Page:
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News / Thoughts

Sudan: Churches closed (update)

March 14, 2016

Sudanese authorities have closed the meeting places of churches for refugee communities in the capital, Khartoum. These closures follow a Ministry of Internal Affairs order, issued at the beginning of February, which forced the congregations to register by 15 February.

“On Friday, refugee churches that used to meet at the Presbyterian Church compounds in Jerief and Suq Arabi areas learned that their meeting places have been closed-off and sealed with new locks,” a source – who remains anonymous for security reasons – told us. “The Presbyterian Church in Gerief was also closed for services to Sudanese Christians. At least six churches were unable to conduct their main services on either Friday or Sunday.”

Concerns for churches

For the refugee churches in Khartoum that have submitted their applications, they now have to provide additional information that includes:

  • The name and address of the senior pastor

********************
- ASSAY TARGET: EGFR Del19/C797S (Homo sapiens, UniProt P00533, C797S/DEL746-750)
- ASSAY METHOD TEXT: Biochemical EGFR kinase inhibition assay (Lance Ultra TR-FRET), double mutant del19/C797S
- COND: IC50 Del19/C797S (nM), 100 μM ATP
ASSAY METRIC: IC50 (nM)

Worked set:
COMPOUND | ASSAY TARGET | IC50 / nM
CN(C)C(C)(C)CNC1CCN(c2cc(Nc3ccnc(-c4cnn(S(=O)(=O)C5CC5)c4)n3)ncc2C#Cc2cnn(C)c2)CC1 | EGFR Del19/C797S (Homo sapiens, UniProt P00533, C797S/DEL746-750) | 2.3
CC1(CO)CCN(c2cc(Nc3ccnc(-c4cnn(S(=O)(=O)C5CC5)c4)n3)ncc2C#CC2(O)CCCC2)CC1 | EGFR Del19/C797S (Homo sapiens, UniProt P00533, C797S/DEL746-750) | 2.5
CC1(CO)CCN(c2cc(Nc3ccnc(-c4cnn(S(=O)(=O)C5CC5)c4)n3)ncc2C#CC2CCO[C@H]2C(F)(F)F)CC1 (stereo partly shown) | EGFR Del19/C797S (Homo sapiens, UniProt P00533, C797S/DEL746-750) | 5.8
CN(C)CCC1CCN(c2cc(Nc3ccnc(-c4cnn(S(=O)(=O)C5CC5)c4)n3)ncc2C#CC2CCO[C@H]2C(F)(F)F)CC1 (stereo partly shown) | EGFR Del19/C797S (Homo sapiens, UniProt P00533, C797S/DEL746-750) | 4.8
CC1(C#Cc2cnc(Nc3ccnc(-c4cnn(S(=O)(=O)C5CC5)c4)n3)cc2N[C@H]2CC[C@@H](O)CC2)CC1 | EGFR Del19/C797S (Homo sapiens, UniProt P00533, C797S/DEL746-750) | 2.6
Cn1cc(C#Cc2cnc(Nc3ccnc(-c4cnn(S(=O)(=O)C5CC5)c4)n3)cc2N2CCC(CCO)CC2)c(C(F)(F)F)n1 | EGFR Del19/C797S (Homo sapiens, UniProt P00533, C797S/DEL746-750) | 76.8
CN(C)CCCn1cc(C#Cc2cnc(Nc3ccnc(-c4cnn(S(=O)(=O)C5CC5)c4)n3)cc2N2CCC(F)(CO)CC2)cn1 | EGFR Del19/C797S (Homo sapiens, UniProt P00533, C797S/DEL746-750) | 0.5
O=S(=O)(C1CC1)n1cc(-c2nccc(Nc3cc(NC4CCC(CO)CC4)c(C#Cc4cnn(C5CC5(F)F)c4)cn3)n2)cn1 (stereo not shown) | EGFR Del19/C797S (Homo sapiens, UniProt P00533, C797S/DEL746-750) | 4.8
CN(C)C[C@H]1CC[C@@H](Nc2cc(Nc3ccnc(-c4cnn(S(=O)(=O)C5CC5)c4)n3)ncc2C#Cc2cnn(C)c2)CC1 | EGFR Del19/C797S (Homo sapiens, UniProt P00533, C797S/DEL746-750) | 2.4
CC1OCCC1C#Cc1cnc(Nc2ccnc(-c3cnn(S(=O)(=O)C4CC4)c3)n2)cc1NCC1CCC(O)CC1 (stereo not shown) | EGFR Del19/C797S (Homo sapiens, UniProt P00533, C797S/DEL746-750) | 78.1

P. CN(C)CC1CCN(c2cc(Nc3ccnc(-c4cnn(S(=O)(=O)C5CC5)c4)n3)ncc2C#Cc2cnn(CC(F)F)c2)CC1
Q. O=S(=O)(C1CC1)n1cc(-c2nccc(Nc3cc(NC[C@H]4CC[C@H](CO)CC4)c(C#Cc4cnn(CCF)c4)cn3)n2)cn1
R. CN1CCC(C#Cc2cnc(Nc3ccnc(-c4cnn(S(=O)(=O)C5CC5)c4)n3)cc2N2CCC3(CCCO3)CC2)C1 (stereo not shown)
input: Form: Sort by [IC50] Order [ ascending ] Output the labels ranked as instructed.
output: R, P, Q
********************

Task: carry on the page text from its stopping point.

• Legal documents (passport/residence permit) for church leaders
  • Contact details of all church leaders (telephone, email, post boxes)
  • Name and address details of church governing bodies/elders
  • Total number of members and their names
  • Exact place of meeting

Pastors have expressed concern over this move, saying that they fear the government will gain information about their operations, and yet still deny them registration – a method used by the government in neighbouring Eritrea, where persecution against Christians is extremely high.

Churches affected by this move include those ministering to refugees from Eritrea, Ethiopia, South Sudan and the Philippines, among others.

Persecution increases

The Sudanese government has been exerting increasing pressure against Christians in Sudan. Currently, two Christian pastors who were arrested in December 2015 are being held incommunicado, with no formal charges or access to legal support. There is mounting concern for the wellbeing of the two.

Please join us in praying for this very worrying development.

Pray now

  • For the Lord’s miraculous intervention in this situation and that the Church will find a way to continue ministering to believers, despite the efforts by the government to thwart their work
  • That the Lord would grant courage to all church leaders and Christians affected by the church closures
  • That these circumstances would work to unite the Church in Sudan instead of drive them apart.
  • That the Lord would give believers the wisdom to respond to these difficulties in a way that glorifies his Name and brings his people into a closer relationship with him.

We support people who are beaten, tortured,
imprisoned, falsely accused, and hated simply for following Jesus.